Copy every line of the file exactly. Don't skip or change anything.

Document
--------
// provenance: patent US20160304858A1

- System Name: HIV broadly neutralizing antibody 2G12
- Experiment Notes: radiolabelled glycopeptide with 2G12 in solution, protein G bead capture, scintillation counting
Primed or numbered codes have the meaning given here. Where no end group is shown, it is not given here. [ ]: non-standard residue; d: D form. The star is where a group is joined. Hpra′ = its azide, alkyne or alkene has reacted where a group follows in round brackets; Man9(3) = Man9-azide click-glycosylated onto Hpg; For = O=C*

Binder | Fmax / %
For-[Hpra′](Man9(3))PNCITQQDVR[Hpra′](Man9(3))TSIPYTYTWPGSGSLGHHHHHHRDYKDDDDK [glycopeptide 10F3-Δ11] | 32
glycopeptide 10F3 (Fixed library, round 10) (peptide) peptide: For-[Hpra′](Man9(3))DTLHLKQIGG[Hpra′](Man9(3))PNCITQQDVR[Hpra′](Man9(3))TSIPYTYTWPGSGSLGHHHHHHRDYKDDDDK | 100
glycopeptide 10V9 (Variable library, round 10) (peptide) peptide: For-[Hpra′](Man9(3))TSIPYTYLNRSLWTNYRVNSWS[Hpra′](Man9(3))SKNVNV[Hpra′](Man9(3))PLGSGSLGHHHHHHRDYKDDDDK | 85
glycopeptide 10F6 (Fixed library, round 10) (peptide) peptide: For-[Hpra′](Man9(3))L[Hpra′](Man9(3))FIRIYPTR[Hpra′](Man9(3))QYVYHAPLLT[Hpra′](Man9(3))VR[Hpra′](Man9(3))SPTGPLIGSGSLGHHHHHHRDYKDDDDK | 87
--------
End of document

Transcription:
// provenance: patent US20160304858A1

- System Name: HIV broadly neutralizing antibody 2G12
- Experiment Notes: radiolabelled glycopeptide with 2G12 in solution, protein G bead capture, scintillation counting
Primed or numbered codes have the meaning given here. Where no end group is shown, it is not given here. [ ]: non-standard residue; d: D form. The star is where a group is joined. Hpra′ = its azide, alkyne or alkene has reacted where a group follows in round brackets; Man9(3) = Man9-azide click-glycosylated onto Hpg; For = O=C*

Binder | Fmax / %
For-[Hpra′](Man9(3))PNCITQQDVR[Hpra′](Man9(3))TSIPYTYTWPGSGSLGHHHHHHRDYKDDDDK [glycopeptide 10F3-Δ11] | 32
glycopeptide 10F3 (Fixed library, round 10) (peptide) peptide: For-[Hpra′](Man9(3))DTLHLKQIGG[Hpra′](Man9(3))PNCITQQDVR[Hpra′](Man9(3))TSIPYTYTWPGSGSLGHHHHHHRDYKDDDDK | 100
glycopeptide 10V9 (Variable library, round 10) (peptide) peptide: For-[Hpra′](Man9(3))TSIPYTYLNRSLWTNYRVNSWS[Hpra′](Man9(3))SKNVNV[Hpra′](Man9(3))PLGSGSLGHHHHHHRDYKDDDDK | 85
glycopeptide 10F6 (Fixed library, round 10) (peptide) peptide: For-[Hpra′](Man9(3))L[Hpra′](Man9(3))FIRIYPTR[Hpra′](Man9(3))QYVYHAPLLT[Hpra′](Man9(3))VR[Hpra′](Man9(3))SPTGPLIGSGSLGHHHHHHRDYKDDDDK | 87